By Katelyn Snyder
Center Spread Editor
A 60-year tradition of honoring Edgar Allan Poe on his birthday seems to be nevermore, after the “Poe Toaster” failed to visit Poe’s grave on April 19, 2011. Since 1949, a dark figure has adorned the grave of the much-celebrated author with three roses and a half full bottle of cognac in the early hours of Poe’s birthday.
Though the Poe Toaster inexplicably did not visit in 2010, Poe fans gathered at his grave hoping for the Toaster’s return.
“Maybe he didn’t show up because his car broke down, or maybe he was ill,” said Jeff Jerome, curator of the Edgar Allan Poe House in Baltimore, weeks before the event. Jerome has been letting Poe fans into the Westminster Hall and Burial grounds for over 30 years, catching several glimpses of the Toaster.
Several Toaster imposters paraded to the gravesite throughout the night, though Jerome didn’t recognize any as the official toaster, which he knows by a specific pattern of roses on the grave and a secret signal.
Despite the lack of a Toaster, Poe fans still celebrated Poe’s birthday by putting their own roses on his grave and drinking their own cognac toast.
“It was a lovely, albeit wet, cold and weird evening,” said self-proclaimed Poe Toaster vigilante and survivor Jessica Vera on the Poe House Facebook page. “I think that it (being in the graveyard for Poe’s birthday) was a wonderful moment for all of us,” she continued.
“We will wait one more year, 2012, and if it still is a no show then I’ll officially declare the tribute ended,” said Jerome. “Keep in mind that if it is ended, what better time to end but on his bicentennial?”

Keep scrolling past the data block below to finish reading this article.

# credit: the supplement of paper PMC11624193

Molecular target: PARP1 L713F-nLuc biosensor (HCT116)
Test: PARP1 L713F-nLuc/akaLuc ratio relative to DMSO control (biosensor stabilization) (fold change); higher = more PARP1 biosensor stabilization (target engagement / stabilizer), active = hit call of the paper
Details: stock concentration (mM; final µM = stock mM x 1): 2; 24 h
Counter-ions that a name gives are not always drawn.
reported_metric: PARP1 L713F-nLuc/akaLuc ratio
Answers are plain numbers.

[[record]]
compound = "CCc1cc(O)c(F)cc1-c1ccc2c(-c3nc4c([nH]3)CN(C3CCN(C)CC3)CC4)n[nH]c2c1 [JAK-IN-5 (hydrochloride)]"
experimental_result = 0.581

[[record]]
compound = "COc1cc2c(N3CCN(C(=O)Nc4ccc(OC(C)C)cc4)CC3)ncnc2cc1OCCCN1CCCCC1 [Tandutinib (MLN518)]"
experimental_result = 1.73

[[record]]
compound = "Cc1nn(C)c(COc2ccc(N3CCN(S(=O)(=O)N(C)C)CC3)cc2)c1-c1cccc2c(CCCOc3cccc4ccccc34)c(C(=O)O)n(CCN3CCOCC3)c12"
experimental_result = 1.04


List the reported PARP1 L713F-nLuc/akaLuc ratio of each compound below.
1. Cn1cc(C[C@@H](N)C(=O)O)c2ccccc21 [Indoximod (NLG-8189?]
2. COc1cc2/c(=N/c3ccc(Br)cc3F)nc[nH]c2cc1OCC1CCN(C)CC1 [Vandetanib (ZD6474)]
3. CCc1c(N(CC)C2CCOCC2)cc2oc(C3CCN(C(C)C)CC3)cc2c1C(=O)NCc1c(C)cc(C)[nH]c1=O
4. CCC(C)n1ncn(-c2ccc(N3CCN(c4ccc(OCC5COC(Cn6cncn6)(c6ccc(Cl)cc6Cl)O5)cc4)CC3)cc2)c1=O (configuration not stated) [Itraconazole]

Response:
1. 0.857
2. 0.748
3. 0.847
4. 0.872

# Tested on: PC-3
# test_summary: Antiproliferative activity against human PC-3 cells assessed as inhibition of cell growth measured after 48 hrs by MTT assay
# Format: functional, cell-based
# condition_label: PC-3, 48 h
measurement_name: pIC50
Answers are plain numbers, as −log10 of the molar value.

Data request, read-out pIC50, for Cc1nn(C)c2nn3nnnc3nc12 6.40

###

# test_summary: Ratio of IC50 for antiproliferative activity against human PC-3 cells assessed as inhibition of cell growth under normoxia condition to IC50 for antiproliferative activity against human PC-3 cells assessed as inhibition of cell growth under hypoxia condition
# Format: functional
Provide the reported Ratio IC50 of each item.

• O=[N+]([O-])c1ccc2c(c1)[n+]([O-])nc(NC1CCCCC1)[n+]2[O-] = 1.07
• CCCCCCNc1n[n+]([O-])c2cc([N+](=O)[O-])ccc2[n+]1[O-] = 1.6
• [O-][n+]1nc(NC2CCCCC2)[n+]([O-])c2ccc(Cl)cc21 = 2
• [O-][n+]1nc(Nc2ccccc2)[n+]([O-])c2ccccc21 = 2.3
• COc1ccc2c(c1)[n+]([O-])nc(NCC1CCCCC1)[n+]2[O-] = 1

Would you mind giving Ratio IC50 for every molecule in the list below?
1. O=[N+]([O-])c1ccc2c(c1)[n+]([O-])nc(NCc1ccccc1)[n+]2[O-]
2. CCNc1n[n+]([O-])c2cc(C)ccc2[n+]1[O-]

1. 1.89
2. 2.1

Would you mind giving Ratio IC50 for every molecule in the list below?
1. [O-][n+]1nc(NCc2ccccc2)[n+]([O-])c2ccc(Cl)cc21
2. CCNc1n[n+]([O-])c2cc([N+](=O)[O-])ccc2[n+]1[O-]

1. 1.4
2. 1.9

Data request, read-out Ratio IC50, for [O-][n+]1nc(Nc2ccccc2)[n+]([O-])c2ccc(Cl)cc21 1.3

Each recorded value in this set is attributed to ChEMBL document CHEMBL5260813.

2009, the last year the genuine Toaster visited Poe’s gravesite, was Poe’s 200th birthday, so some suspect that the Toaster meant to end the tradition with the big event.
The Poe Toaster tradition has raised intrigue in Baltimore since the beginning. In 2007, Sam Porpora shocked Poe fans by claiming that he created the “Toaster” as a publicity scheme for the Westminster Presbyterian Church.
“I wish I had a dollar for every person that has claimed to be the Poe Toaster! I would be a rich man,” said Jerome who never gave the rumor much credence especially since the first mention of the Poe Toaster can be found in an article from 1950.
The Toaster was never identified; however notes left at the gravesite hint that it was a custom passed from father to son. After two years without a Toaster, suspicions arose that the current Toaster had diedBaltimore has a long history of celebrating Poe and his writings. Since 1983 celebrations of Poe’s life and birthday have been held. Poe lived in Baltimore for four years and met his wife Virginia there. After he left Baltimore, he visited frequently, eventually dying there in 1949. Richmond may have been Poe’s home for most of his life, but Baltimore has his grave. Poe’s home in Baltimore has been preserved and transformed into a museum open to the public. “ We are very aggressive in promoting the Poe House and his grave,” Jerome said.
No matter what becomes of the Poe Toaster tradition, the Edgar Allan Poe Society of Baltimore will continue to avidly remind Poe fans of his history in Baltimore. Aside from the graveside celebration of Poe’s birth, the society hosts a two day long official celebration of Poe including music, entertainment and a toast hosted by Jerome. This celebration occurred on January 22 and 23.